Article

Billiard MEEG. arousals and awakenings in relation with periodic leg movements during sleep

Sleep Disorders Unit, Cerrahpasa Medical School, University of Istanbul, Istanbul, Turkey.
Journal of Sleep Research (Impact Factor: 2.95). 10/2000; 9(3):273-7. DOI: 10.1046/j.1365-2869.2000.00202.x
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ABSTRACT It is known that periodic leg movements are frequently accompanied by full awakenings or by signs of EEG arousals. The time relationship of these EEG arousals with leg movements varies from patient to patient. They may precede or follow leg movements or occur simultaneously. It is not clear whether these arousals trigger leg movements or, alternatively, whether both EEG arousals and leg movements are separate expressions of a common pathophysiological mechanism. We investigated the temporal relationship of five EEG arousals, such as alpha activity, K-complexes, spindles, K-alpha, K-spindle activities and awakenings, with leg movements in 10 periodic leg movement patients. These EEG arousals were considered to be associated with leg movements if they occurred 10 s before/after or simultaneously with the onset of right or left tibialis muscle EMG potentials. It was found that 49.19% of EEG arousals occurred before leg movements, 30.61% occurred simultaneously and 23.18% occurred just after leg movements. The number of EEG arousals was significantly higher in the 10 s preceding leg movement than simultaneously or in the 10 s following. Alpha activity was the phenomenon associated most frequently with leg movements, irrespective of its temporal organization and was significantly higher during the 10 s preceding movement. Spindle and K-spindle activities were significantly higher before leg movement, whereas K-complex activity was significantly more frequent during leg movements. The number of awakenings was significantly higher after leg movements than simultaneously. These results indicated that leg movements are not primary, but rather are a phenomenon associated with an underlying arousal disorder.

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    • "PLMS are frequently associated with cortical activation (Iriarte et al. 2004). However, the notion that PLMS cause arousal is not accurate, as arousals may occur prior to the leg movement (Ferri et al. 2007; Karadeniz et al. 2000). Interestingly, the facts that experimentally induced arousals (i.e., sleep fragmentation) during sleep do not elicit PLMS in normal subjects (Ferri et al. 2013), and that arousals and PLMS can be dissociated Fig. 1 Mean R–R interval, standard deviation of the NN interval (SDNN), low-frequency components (LF), and high frequency components (HF) during different sleep stages (N1-N2, N3, REM) as well as during wakefulness before (W-pre) and after (W-post) sleep in PLMS patients, and control subjects. "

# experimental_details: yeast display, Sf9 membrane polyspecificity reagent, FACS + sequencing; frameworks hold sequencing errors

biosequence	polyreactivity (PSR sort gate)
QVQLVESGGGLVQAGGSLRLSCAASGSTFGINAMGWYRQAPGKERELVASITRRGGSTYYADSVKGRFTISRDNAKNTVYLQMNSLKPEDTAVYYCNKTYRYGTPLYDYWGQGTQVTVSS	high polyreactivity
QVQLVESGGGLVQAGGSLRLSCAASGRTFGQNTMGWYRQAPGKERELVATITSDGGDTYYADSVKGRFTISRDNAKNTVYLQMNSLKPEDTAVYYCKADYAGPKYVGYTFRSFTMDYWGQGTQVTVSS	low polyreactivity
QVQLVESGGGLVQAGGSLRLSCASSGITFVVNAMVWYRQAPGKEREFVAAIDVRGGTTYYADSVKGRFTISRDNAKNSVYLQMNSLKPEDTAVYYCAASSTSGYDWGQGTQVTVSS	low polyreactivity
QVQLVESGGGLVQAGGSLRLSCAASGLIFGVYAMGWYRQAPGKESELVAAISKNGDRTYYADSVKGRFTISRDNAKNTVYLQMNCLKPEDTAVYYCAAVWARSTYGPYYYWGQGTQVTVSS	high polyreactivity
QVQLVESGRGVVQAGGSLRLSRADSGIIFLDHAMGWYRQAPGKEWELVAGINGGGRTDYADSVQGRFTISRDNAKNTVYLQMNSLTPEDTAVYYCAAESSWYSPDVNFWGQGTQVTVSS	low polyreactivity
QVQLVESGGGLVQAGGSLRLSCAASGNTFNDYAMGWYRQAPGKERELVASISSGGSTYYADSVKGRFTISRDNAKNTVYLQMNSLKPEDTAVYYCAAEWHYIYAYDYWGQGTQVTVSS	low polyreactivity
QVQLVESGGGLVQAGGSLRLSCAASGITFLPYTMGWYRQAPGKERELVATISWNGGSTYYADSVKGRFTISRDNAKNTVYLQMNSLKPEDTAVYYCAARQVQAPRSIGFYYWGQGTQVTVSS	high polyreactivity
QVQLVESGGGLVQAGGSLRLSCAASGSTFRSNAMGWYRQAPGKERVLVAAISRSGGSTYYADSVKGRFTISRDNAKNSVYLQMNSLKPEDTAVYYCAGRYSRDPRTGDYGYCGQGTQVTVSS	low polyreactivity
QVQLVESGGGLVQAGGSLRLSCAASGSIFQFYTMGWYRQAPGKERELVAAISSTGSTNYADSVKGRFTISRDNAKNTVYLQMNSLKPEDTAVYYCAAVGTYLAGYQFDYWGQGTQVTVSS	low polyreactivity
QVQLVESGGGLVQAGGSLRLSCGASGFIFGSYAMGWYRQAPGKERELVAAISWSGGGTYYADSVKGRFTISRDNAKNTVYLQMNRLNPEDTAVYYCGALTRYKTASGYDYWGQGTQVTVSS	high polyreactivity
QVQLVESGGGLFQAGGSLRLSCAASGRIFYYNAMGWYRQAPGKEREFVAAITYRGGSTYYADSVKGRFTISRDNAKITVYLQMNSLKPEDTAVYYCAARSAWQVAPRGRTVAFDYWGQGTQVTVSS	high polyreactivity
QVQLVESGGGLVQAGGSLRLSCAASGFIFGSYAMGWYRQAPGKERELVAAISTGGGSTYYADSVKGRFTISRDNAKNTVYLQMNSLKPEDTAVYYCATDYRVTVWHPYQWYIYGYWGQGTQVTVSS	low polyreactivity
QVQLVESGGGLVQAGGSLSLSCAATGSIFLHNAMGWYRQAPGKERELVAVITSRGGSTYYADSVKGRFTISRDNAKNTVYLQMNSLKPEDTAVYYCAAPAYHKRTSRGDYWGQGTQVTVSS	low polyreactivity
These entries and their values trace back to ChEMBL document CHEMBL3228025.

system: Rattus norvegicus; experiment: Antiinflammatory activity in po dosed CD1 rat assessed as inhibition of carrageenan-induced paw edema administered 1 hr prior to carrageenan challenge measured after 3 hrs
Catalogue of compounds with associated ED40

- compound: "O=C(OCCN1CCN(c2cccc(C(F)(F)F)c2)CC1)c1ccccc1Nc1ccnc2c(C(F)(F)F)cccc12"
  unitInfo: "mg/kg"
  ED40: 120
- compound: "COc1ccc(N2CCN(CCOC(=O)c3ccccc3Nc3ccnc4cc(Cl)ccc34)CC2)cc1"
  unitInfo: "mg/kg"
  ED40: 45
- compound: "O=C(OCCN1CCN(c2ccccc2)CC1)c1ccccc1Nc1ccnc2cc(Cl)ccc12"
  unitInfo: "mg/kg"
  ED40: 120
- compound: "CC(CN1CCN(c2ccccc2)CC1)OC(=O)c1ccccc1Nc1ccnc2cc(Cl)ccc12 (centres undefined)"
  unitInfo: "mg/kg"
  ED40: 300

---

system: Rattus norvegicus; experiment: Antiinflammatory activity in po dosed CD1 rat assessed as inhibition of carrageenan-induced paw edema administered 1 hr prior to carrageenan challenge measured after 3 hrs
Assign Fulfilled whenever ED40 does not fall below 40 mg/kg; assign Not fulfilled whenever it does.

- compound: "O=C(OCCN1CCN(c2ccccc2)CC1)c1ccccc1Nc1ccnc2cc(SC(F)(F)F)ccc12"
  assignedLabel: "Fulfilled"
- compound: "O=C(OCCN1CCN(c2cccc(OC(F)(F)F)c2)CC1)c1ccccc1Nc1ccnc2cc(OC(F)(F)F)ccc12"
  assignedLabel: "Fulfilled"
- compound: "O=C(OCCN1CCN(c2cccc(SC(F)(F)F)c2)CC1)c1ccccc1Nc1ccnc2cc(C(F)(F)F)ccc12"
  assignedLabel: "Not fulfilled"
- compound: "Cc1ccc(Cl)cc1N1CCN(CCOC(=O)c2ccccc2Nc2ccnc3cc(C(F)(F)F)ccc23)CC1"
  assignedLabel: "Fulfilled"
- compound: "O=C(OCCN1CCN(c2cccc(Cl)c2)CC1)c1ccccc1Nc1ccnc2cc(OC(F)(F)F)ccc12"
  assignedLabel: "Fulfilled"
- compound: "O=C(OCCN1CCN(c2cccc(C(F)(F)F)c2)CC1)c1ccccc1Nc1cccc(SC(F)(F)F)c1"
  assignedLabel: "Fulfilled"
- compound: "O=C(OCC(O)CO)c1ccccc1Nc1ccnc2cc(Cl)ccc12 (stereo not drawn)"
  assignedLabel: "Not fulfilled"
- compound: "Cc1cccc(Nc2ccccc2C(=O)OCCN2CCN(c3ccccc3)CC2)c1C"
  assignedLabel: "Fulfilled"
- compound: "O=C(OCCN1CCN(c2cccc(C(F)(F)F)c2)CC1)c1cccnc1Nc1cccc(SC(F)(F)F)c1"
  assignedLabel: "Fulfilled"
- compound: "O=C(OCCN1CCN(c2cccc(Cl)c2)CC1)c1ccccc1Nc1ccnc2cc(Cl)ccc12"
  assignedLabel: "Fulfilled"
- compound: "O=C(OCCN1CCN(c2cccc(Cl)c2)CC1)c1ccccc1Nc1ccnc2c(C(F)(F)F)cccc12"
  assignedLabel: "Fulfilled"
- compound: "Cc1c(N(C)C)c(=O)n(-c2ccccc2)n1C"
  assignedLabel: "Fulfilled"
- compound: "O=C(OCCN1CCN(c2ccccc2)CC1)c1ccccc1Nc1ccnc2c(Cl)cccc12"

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    ABSTRACT: The relationship between the autonomic nervous system and periodic leg movements during sleep (PLMS) is not completely understood. We aimed to determine whether patients with PLMS exhibit any changes in their basal heart rate variability (HRV), excluding episodes of leg movements and arousals. To investigate this, we conducted a cross-sectional study including 13 patients with PLMS (PLMS ≥ 20) and 13 matched controls, free of cardiovascular diseases and medications. Time-and frequency-domain HRV measures [mean R-R interval, low frequency (LF), high frequency (HF), LF/HF] were calculated across all sleep stages as well during wakefulness just before and after sleep during one-night polysomnography. We only took ECG segments of sleep without arousals and excluded periods of 30 s before and after the leg movements. No statistical differences between PLMS and control subjects were found in any of the time- or frequency-domain HRV measures across sleep stages. Basal cardiac autonomic modulation in patients with PLMS is similar to that of control subjects. Our results argue against a role for a basal disturbance of the cardiac autonomic nervous system in the pathogenesis of PLMS.
    Journal of Neural Transmission 11/2013; 121(4). DOI:10.1007/s00702-013-1116-8 · 2.87 Impact Factor
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    • "MA detection criteria for REM sleep included an increase in submental EMG amplitude, in addition to a shift in EEG activity. The PLMS was scored as associated with MA if the latter occurred simultaneously or within 1 s before or after the onset of tibialis muscle EMG activity (Karadeniz et al., 2000; Mendelson, 1996). To optimize the detection of the PLM onset, any increase in the amplitude of the EMG signal (even when the amplitude was less than 20%) was considered as the beginning of the motor phenomenon. "